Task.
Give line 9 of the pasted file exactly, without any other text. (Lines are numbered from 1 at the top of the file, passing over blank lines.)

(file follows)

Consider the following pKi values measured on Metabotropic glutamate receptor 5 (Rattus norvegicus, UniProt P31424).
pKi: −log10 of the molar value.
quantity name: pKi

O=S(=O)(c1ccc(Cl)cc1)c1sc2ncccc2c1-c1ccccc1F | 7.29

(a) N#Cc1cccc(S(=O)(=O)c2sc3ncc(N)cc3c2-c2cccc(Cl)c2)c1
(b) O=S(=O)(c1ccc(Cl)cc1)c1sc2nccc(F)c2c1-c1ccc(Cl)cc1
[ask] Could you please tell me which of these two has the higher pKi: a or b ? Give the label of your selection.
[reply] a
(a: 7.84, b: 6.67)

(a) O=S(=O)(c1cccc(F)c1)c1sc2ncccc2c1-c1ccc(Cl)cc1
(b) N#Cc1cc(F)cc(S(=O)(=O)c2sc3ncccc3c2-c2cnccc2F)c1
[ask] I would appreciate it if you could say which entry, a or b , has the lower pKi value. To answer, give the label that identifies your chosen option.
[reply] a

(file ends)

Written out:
(a: 7.84, b: 6.67)